Subject: Re: [boost] [gsoc-2013] Boost.Thread/ThreadPool project
From: Vicente J. Botet Escriba (vicente.botet_at_[hidden])
Date: 2013-04-29 14:23:42
Le 29/04/13 17:40, Niall Douglas a écrit :
>>> I'm not ruling out the merit of a Boost.Thread threadpool. For me
>>> personally though, the hurdle is very significantly raised: you need
>>> to strongly prove to me why your proposed thread pool is much superior
>>> to a Boost.ASIO based threadpool. Otherwise I will zero score the GSoC
>>> proposal, because in the end we need other proposed projects more.
>> This is your right, but I don't know how the fact you can write easily
> the thread
>> pool you need to diminish a generic thread pool working well with futures.
>> Hopping this helps you to understand the project I'm looking for.
> There are many ways systemically of implementing futures. The way you and
> Anthony have taken to date is a non-intrusive approach such that futures
> stand alone. This is great for not forcing design onto third parties and is
> a decentralised POSIX-y approach, but it comes with significant performance
> and memory costs because it's hard to get standalone, non-intrusive futures
> to batch themselves without sacrificing performance.
> An alternative approach is to assume a central dispatcher/event loop which
> can optimize then() chaining because it knows of all futures and their
> relationships currently in flight (this is a much more centralized statist
> NT-y approach, and it you can see that philosophy clearly in Microsoft's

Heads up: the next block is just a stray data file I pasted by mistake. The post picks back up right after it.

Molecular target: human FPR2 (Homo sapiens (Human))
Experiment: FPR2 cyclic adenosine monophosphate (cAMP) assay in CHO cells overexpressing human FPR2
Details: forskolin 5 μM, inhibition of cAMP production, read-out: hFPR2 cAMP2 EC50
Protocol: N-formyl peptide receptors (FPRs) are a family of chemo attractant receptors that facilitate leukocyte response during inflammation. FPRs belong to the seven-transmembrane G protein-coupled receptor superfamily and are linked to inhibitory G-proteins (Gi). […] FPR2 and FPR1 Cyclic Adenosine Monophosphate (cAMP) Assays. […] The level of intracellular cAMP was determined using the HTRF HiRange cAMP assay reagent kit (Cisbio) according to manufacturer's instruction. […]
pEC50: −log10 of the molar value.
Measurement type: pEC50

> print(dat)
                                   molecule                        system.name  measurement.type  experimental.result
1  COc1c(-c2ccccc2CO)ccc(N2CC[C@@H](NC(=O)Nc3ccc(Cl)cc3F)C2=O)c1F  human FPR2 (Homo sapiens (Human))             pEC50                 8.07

> N3428). You can see an example of this approach to implementing future
> chaining with multiple dependencies which extends Boost.ASIO in
> io.hpp#L785. I also went ahead and implemented N3428's when_all() which
> returns a future chained to multiple input futures, not that I claim the
> implementation mature yet.
> My concern with Boost.ThreadPool right now is that it could get in the way
> of the latter approach. I have zero objection to a formulation which
> embraces both approaches, but when you ask why a thread pool isn't in the
> standard, I think it's because until we've fixed futures implementation and
> all the composibility and chaining we're sure we need, and made sure that
> interops smoothly with the forthcoming TR2 networking proposal, then and
> only then is it wise to proceed with threadpool design.
> All that said, this is purely a cautious opinion of mine. You're one of the
> Boost.Thread maintainers, so I happily defer to your judgment on this. If
> you think we need a threadpool now, you'll find no opposition from me.
I was not aware that there was a AFSIO GSoC project as described here
https://svn.boost.org/trac/boost/wiki/SoC2013#Boost.ASIO and that this
project propose also thread pool. I understand better now your concerns.
I have no problem at all if there is only student that works on a thread
pool proposal, but I think the approaches are quite different and so it
will be worth to have students fr both projects.
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